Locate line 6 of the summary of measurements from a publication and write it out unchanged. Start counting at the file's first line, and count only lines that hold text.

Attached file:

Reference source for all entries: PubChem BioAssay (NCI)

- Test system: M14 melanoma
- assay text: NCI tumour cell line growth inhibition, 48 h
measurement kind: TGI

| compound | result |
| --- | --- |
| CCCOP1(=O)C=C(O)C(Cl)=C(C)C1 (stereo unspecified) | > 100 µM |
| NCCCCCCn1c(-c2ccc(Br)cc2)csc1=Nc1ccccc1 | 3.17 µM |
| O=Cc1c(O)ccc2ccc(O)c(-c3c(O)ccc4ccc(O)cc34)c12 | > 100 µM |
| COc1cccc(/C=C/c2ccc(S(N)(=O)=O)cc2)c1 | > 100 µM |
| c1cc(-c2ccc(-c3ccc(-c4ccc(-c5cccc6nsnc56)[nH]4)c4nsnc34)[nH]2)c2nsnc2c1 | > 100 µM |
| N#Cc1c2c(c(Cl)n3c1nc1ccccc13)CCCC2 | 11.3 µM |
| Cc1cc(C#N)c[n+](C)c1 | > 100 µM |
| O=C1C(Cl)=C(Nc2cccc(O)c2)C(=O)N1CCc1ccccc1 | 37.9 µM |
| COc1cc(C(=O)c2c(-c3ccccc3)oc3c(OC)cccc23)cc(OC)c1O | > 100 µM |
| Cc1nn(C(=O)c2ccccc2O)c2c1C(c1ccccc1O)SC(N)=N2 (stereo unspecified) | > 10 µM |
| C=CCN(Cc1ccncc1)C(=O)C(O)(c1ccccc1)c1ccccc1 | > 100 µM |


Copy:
| --- | --- |